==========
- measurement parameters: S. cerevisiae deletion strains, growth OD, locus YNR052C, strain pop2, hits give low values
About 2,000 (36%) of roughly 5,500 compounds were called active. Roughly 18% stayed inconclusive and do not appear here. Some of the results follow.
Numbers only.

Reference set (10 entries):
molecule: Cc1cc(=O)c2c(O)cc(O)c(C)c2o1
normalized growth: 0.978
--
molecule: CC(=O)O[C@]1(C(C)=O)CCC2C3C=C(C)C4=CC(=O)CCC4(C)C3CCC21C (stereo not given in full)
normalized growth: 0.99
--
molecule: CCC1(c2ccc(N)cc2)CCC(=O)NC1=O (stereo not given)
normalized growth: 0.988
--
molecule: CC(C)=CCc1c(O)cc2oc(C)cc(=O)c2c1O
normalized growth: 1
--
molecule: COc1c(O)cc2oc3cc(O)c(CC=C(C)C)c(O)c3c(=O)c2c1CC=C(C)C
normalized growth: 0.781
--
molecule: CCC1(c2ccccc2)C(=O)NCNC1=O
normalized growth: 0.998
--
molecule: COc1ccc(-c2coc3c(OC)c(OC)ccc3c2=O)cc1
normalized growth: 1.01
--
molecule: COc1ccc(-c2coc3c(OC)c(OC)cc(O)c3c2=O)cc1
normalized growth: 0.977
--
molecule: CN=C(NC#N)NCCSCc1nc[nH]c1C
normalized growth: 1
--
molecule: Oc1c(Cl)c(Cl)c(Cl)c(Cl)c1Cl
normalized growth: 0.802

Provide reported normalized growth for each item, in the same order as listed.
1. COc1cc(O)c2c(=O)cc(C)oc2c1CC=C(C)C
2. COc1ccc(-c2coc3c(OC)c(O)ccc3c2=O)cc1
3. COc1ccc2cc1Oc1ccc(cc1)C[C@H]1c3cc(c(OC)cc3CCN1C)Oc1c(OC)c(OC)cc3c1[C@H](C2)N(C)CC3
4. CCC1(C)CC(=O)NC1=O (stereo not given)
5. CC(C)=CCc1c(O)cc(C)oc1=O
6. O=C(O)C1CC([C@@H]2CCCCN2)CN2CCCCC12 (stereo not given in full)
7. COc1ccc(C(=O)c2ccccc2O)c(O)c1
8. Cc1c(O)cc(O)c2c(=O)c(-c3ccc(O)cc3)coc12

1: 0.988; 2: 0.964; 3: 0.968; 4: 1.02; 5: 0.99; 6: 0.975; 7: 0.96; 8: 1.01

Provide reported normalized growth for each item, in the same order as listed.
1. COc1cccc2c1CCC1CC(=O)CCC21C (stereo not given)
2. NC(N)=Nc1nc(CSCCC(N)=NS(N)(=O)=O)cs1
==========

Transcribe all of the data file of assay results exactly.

- measurement parameters: S. cerevisiae deletion strains, growth OD, locus YNR052C, strain pop2, hits give low values
About 2,000 (36%) of roughly 5,500 compounds were called active. Roughly 18% stayed inconclusive and do not appear here. Some of the results follow.
Numbers only.

Reference set (10 entries):
molecule: Cc1cc(=O)c2c(O)cc(O)c(C)c2o1
normalized growth: 0.978
--
molecule: CC(=O)O[C@]1(C(C)=O)CCC2C3C=C(C)C4=CC(=O)CCC4(C)C3CCC21C (stereo not given in full)
normalized growth: 0.99
--
molecule: CCC1(c2ccc(N)cc2)CCC(=O)NC1=O (stereo not given)
normalized growth: 0.988
--
molecule: CC(C)=CCc1c(O)cc2oc(C)cc(=O)c2c1O
normalized growth: 1
--
molecule: COc1c(O)cc2oc3cc(O)c(CC=C(C)C)c(O)c3c(=O)c2c1CC=C(C)C
normalized growth: 0.781
--
molecule: CCC1(c2ccccc2)C(=O)NCNC1=O
normalized growth: 0.998
--
molecule: COc1ccc(-c2coc3c(OC)c(OC)ccc3c2=O)cc1
normalized growth: 1.01
--
molecule: COc1ccc(-c2coc3c(OC)c(OC)cc(O)c3c2=O)cc1
normalized growth: 0.977
--
molecule: CN=C(NC#N)NCCSCc1nc[nH]c1C
normalized growth: 1
--
molecule: Oc1c(Cl)c(Cl)c(Cl)c(Cl)c1Cl
normalized growth: 0.802

Provide reported normalized growth for each item, in the same order as listed.
1. COc1cc(O)c2c(=O)cc(C)oc2c1CC=C(C)C
2. COc1ccc(-c2coc3c(OC)c(O)ccc3c2=O)cc1
3. COc1ccc2cc1Oc1ccc(cc1)C[C@H]1c3cc(c(OC)cc3CCN1C)Oc1c(OC)c(OC)cc3c1[C@H](C2)N(C)CC3
4. CCC1(C)CC(=O)NC1=O (stereo not given)
5. CC(C)=CCc1c(O)cc(C)oc1=O
6. O=C(O)C1CC([C@@H]2CCCCN2)CN2CCCCC12 (stereo not given in full)
7. COc1ccc(C(=O)c2ccccc2O)c(O)c1
8. Cc1c(O)cc(O)c2c(=O)c(-c3ccc(O)cc3)coc12

1: 0.988; 2: 0.964; 3: 0.968; 4: 1.02; 5: 0.99; 6: 0.975; 7: 0.96; 8: 1.01

Provide reported normalized growth for each item, in the same order as listed.
1. COc1cccc2c1CCC1CC(=O)CCC21C (stereo not given)
2. NC(N)=Nc1nc(CSCCC(N)=NS(N)(=O)=O)cs1